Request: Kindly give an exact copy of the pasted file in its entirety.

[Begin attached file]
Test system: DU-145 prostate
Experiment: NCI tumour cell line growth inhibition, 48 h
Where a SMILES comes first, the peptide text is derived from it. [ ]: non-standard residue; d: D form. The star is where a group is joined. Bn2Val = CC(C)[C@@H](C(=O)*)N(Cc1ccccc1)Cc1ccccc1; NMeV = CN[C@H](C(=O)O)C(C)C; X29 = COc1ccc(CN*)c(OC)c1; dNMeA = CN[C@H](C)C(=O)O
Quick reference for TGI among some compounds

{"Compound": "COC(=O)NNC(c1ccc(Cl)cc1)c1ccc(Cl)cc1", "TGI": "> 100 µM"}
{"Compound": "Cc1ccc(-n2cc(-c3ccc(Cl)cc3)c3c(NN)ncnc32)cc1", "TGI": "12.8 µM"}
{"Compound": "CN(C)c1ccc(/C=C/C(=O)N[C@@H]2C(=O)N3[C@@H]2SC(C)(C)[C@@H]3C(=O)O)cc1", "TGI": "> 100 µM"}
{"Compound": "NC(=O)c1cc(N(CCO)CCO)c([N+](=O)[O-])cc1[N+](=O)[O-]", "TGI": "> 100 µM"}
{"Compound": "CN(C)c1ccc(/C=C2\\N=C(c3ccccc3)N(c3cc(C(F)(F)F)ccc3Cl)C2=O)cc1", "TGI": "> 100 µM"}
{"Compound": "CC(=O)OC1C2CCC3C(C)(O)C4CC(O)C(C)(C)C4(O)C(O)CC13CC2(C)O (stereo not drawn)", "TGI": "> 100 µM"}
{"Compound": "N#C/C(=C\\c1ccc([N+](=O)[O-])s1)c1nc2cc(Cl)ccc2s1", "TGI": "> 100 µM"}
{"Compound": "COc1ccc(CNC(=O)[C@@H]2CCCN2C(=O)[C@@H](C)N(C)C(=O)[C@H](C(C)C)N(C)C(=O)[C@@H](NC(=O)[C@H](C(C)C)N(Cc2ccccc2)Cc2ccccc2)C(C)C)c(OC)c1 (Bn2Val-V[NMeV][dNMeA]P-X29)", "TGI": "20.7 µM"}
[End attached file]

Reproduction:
Test system: DU-145 prostate
Experiment: NCI tumour cell line growth inhibition, 48 h
Where a SMILES comes first, the peptide text is derived from it. [ ]: non-standard residue; d: D form. The star is where a group is joined. Bn2Val = CC(C)[C@@H](C(=O)*)N(Cc1ccccc1)Cc1ccccc1; NMeV = CN[C@H](C(=O)O)C(C)C; X29 = COc1ccc(CN*)c(OC)c1; dNMeA = CN[C@H](C)C(=O)O
Quick reference for TGI among some compounds

{"Compound": "COC(=O)NNC(c1ccc(Cl)cc1)c1ccc(Cl)cc1", "TGI": "> 100 µM"}
{"Compound": "Cc1ccc(-n2cc(-c3ccc(Cl)cc3)c3c(NN)ncnc32)cc1", "TGI": "12.8 µM"}
{"Compound": "CN(C)c1ccc(/C=C/C(=O)N[C@@H]2C(=O)N3[C@@H]2SC(C)(C)[C@@H]3C(=O)O)cc1", "TGI": "> 100 µM"}
{"Compound": "NC(=O)c1cc(N(CCO)CCO)c([N+](=O)[O-])cc1[N+](=O)[O-]", "TGI": "> 100 µM"}
{"Compound": "CN(C)c1ccc(/C=C2\\N=C(c3ccccc3)N(c3cc(C(F)(F)F)ccc3Cl)C2=O)cc1", "TGI": "> 100 µM"}
{"Compound": "CC(=O)OC1C2CCC3C(C)(O)C4CC(O)C(C)(C)C4(O)C(O)CC13CC2(C)O (stereo not drawn)", "TGI": "> 100 µM"}
{"Compound": "N#C/C(=C\\c1ccc([N+](=O)[O-])s1)c1nc2cc(Cl)ccc2s1", "TGI": "> 100 µM"}
{"Compound": "COc1ccc(CNC(=O)[C@@H]2CCCN2C(=O)[C@@H](C)N(C)C(=O)[C@H](C(C)C)N(C)C(=O)[C@@H](NC(=O)[C@H](C(C)C)N(Cc2ccccc2)Cc2ccccc2)C(C)C)c(OC)c1 (Bn2Val-V[NMeV][dNMeA]P-X29)", "TGI": "20.7 µM"}